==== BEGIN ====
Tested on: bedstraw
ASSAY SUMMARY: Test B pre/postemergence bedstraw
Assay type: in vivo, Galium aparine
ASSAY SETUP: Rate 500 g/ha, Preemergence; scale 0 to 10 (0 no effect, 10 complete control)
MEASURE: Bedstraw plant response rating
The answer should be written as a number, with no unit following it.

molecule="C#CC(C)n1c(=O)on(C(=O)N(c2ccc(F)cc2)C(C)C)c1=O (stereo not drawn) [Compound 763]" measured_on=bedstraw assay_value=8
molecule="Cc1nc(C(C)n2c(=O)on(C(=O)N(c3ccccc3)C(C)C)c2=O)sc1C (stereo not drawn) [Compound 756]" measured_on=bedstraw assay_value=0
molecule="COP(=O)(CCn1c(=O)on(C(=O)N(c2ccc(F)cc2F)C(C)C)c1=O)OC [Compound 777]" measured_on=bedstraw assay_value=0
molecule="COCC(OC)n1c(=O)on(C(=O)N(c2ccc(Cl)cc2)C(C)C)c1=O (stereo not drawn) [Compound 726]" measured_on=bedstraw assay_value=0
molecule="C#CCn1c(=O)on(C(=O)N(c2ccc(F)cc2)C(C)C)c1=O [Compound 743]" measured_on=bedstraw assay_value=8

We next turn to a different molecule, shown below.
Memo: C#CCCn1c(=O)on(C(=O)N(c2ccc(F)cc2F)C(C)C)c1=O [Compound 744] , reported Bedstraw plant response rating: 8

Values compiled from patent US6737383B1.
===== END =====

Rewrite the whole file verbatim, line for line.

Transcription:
Tested on: bedstraw
ASSAY SUMMARY: Test B pre/postemergence bedstraw
Assay type: in vivo, Galium aparine
ASSAY SETUP: Rate 500 g/ha, Preemergence; scale 0 to 10 (0 no effect, 10 complete control)
MEASURE: Bedstraw plant response rating
The answer should be written as a number, with no unit following it.

molecule="C#CC(C)n1c(=O)on(C(=O)N(c2ccc(F)cc2)C(C)C)c1=O (stereo not drawn) [Compound 763]" measured_on=bedstraw assay_value=8
molecule="Cc1nc(C(C)n2c(=O)on(C(=O)N(c3ccccc3)C(C)C)c2=O)sc1C (stereo not drawn) [Compound 756]" measured_on=bedstraw assay_value=0
molecule="COP(=O)(CCn1c(=O)on(C(=O)N(c2ccc(F)cc2F)C(C)C)c1=O)OC [Compound 777]" measured_on=bedstraw assay_value=0
molecule="COCC(OC)n1c(=O)on(C(=O)N(c2ccc(Cl)cc2)C(C)C)c1=O (stereo not drawn) [Compound 726]" measured_on=bedstraw assay_value=0
molecule="C#CCn1c(=O)on(C(=O)N(c2ccc(F)cc2)C(C)C)c1=O [Compound 743]" measured_on=bedstraw assay_value=8

We next turn to a different molecule, shown below.
Memo: C#CCCn1c(=O)on(C(=O)N(c2ccc(F)cc2F)C(C)C)c1=O [Compound 744] , reported Bedstraw plant response rating: 8

Values compiled from patent US6737383B1.